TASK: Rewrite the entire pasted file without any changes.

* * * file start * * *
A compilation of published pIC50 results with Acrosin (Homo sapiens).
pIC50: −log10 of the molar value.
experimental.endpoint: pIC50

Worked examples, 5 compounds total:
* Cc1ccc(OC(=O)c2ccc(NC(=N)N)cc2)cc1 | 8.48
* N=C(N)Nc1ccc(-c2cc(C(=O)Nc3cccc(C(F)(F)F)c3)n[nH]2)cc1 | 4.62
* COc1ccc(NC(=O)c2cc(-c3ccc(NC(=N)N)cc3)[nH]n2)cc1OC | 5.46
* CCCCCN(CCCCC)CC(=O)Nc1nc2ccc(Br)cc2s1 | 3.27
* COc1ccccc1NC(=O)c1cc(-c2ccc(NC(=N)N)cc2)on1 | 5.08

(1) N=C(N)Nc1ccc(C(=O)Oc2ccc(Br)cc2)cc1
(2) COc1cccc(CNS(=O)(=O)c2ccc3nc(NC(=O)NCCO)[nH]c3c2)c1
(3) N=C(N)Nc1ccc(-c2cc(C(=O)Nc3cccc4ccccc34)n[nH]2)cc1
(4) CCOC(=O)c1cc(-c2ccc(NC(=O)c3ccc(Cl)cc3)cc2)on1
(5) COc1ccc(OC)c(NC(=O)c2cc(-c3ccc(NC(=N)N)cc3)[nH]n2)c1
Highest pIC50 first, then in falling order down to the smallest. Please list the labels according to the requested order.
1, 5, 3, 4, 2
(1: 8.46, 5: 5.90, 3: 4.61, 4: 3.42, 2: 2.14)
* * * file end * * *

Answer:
A compilation of published pIC50 results with Acrosin (Homo sapiens).
pIC50: −log10 of the molar value.
experimental.endpoint: pIC50

Worked examples, 5 compounds total:
* Cc1ccc(OC(=O)c2ccc(NC(=N)N)cc2)cc1 | 8.48
* N=C(N)Nc1ccc(-c2cc(C(=O)Nc3cccc(C(F)(F)F)c3)n[nH]2)cc1 | 4.62
* COc1ccc(NC(=O)c2cc(-c3ccc(NC(=N)N)cc3)[nH]n2)cc1OC | 5.46
* CCCCCN(CCCCC)CC(=O)Nc1nc2ccc(Br)cc2s1 | 3.27
* COc1ccccc1NC(=O)c1cc(-c2ccc(NC(=N)N)cc2)on1 | 5.08

(1) N=C(N)Nc1ccc(C(=O)Oc2ccc(Br)cc2)cc1
(2) COc1cccc(CNS(=O)(=O)c2ccc3nc(NC(=O)NCCO)[nH]c3c2)c1
(3) N=C(N)Nc1ccc(-c2cc(C(=O)Nc3cccc4ccccc34)n[nH]2)cc1
(4) CCOC(=O)c1cc(-c2ccc(NC(=O)c3ccc(Cl)cc3)cc2)on1
(5) COc1ccc(OC)c(NC(=O)c2cc(-c3ccc(NC(=N)N)cc3)[nH]n2)c1
Highest pIC50 first, then in falling order down to the smallest. Please list the labels according to the requested order.
1, 5, 3, 4, 2
(1: 8.46, 5: 5.90, 3: 4.61, 4: 3.42, 2: 2.14)